Do Not Take Things Personally
Escape the trap of hurt feelings
Doug Britton, MFT
Peace I leave with you; my peace I give you. I do not give to you as the world gives. Do not let your hearts be troubled and do not be afraid. (John 14:27)
And you have forgotten that word of encouragement that addresses you as sons: “My son, do not make light of the Lord’s discipline, and do not lose heart when he rebukes you … (Hebrews 12:5)
But I am like an olive tree flourishing in the house of God; I trust in God’s unfailing love for ever and ever. (Psalm 52:8)
Am I now trying to win the approval of men, or of God? Or am I trying to please men? If I were still trying to please men, I would not be a servant of Christ. (Galatians 1:10)
That is why, for Christ’s sake, I delight in weaknesses, in insults, in hardships, in persecutions, in difficulties. For when I am weak, then I am strong. (2 Corinthians 12:10)
But I tell you: Love your enemies and pray for those who persecute you … (Mathew 5:44)
“But I tell you who hear me: Love your enemies, do good to those who hate you … (Luke 6:28)
Taking things personally can lead to anger or depression
It’s easy to take things personally. In fact, that’s something I have done many times over the years, sometimes sinking into anger, sometimes feeling sorry for myself.
That’s not how God wants us to respond to mistreatment, or what we think is mistreatment. Instead, we are challenged to respond with love.
[Love] is not rude, it is not self-seeking, it is not easily angered, it keeps no record of wrongs. (1 Corinthians 13:5)
See to it that no one misses the grace of God and that no bitter root grows up to cause trouble and defile many. (Hebrews 12:15)
Although sometimes it’s still a struggle, I have learned many strategies that help me to not take things personally.
The following suggestions can help you not take things personally—even if someone means for you to take them personally.
Related: Bible studies on depression
Steps to avoid taking things personally
If someone says or does something that hurts your feelings:
Consider asking the other person if you have done something that hurt or offended him or her.
Concentrate on loving the other person. This focus helps you get away from being self-centered or self-conscious.
Now that you have purified yourselves by obeying the truth so that you have sincere love for your brothers, love one another deeply, from the heart. (1 Peter 1:22)
Realize the other person’s reaction may reflect pressure in his or her life.
Realize the other person’s reaction may reflect tiredness or exhaustion.
Realize the other person’s reaction may be due to him or her concentrating on issues, problems, or plans.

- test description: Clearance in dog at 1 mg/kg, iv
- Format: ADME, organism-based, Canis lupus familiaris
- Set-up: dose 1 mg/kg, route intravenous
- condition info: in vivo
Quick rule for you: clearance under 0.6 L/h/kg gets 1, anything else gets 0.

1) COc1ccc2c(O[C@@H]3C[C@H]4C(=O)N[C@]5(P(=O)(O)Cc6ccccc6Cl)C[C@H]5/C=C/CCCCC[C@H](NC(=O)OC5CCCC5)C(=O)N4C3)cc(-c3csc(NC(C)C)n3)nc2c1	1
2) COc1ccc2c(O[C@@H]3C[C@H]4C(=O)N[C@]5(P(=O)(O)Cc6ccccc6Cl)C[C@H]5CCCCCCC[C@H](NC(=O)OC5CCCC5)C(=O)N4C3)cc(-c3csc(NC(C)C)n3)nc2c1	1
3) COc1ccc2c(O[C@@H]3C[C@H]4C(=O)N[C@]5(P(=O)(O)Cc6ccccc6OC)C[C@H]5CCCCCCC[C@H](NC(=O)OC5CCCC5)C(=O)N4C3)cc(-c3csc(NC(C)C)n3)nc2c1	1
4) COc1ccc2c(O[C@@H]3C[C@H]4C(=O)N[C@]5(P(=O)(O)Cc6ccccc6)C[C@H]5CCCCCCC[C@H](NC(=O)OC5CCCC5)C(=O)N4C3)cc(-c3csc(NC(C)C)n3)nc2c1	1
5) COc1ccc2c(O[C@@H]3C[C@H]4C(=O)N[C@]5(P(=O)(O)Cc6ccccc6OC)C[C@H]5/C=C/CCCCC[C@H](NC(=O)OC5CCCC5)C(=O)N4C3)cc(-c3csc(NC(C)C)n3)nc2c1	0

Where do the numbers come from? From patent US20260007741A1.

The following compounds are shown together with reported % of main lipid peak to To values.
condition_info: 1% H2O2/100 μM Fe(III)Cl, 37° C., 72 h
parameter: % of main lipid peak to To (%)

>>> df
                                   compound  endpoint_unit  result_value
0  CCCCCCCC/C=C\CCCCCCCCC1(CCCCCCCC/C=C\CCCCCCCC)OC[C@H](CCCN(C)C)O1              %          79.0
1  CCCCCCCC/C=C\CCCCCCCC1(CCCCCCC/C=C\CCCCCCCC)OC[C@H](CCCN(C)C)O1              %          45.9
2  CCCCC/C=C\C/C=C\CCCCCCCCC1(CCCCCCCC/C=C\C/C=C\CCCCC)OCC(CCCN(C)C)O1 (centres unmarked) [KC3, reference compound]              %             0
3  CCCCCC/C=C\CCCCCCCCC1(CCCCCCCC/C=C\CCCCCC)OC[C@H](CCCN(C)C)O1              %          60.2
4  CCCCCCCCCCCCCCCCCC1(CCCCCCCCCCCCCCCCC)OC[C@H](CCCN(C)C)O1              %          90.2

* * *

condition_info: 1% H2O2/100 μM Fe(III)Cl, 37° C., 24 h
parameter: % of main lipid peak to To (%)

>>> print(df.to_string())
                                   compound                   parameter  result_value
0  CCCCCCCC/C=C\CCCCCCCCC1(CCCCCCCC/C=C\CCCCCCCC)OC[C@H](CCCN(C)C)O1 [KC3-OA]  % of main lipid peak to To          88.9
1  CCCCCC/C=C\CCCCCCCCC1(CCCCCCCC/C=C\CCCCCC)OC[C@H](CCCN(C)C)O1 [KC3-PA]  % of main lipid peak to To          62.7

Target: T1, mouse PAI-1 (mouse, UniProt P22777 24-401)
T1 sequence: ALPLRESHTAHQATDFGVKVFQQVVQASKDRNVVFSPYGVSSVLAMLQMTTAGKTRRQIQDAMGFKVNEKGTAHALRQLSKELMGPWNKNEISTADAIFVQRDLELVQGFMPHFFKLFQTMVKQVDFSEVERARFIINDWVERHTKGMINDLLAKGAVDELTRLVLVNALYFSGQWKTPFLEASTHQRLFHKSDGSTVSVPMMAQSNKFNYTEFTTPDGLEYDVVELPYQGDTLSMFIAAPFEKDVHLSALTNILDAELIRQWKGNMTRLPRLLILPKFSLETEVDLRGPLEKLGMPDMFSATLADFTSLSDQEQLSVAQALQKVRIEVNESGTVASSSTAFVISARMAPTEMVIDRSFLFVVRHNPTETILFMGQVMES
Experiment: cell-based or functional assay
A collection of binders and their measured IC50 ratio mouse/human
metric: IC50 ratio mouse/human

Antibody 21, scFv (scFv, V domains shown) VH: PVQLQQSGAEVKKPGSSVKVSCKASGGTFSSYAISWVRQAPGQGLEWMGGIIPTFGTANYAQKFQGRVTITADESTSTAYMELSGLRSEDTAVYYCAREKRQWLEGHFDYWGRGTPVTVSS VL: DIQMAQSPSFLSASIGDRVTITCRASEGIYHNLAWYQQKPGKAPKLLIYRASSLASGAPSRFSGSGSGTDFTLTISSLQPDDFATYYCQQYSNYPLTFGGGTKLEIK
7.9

Realize the other person’s reaction may reflect personality problems. You can lovingly say to yourself, “That’s his (or her) problem.”
Realize that you may not see things clearly or may misinterpret something.
Realize that you may have set yourself up to be hurt.
Realize that you may be too sensitive, or that your expectations may be unreasonable.
Realize the other person may like you, but not desire an intimate closeness. Some people may have so many close friends that they can’t develop the intimate relationship you would like.
Realize that there are cliques or in-groups that will not accept you because of your social status, clothes, finances or other superficial reasons. This is a sign of their immaturity. Do not take it personally. (Note: You may assume too much. Not all rich people are snobs.)
Realize the other person’s reaction may reflect difficulties or tragedies he or she is facing.
Realize that you may have done or said something to cause the person to react the way he or she did.
Realize that you cannot read other people’s minds.
Realize that the nature of friendships may change over time. Interests and needs change, and sometimes friendships change accordingly. For example, when a person has a child, it is common to develop more friendships with others who have children.
Realize that some people, even Christians, won’t like you, or that there may be personality conflicts. Still be polite and love them, but do not feel an obligation to win them over.
Realize that everybody is imperfect. If someone is inconsiderate, rude, or insensitive, you can lovingly say to yourself, “That’s his (or her) problem.” There is no need to take it personally, even if it is meant to be taken personally.
Turn to God for affirmation. This experience can help you grow in his Spirit and become more dependent on his love and approval.
The LORD is close to the brokenhearted and saves those who are crushed in spirit. (Psalm 34:18)
The Spirit of the Sovereign Lord is on me, because the Lord has anointed me to preach good news to the poor. He has sent me to bind up the brokenhearted, to proclaim freedom for the captives and release from darkness for the prisoners … (Isaiah 61:1)
Give thanks to the God of heaven. His love endures forever. (Psalm 136:26)
More Bible Studies
About Doug Britton, MFT
Doug Britton, Bible-based Marriage and Family Therapist, has helped hundreds of thousands of people as a therapist, clinical director of a treatment center, seminar speaker, radio cohost, and author of over twenty books that show how to apply God's truths in your daily life. (Visit www.dougbrittonbooks.com.)
Copyright © 2020 Doug Britton. Permission granted to print for personal use. (Scripture verses are from the New International Version, copyright © 1984.) See reprint policy.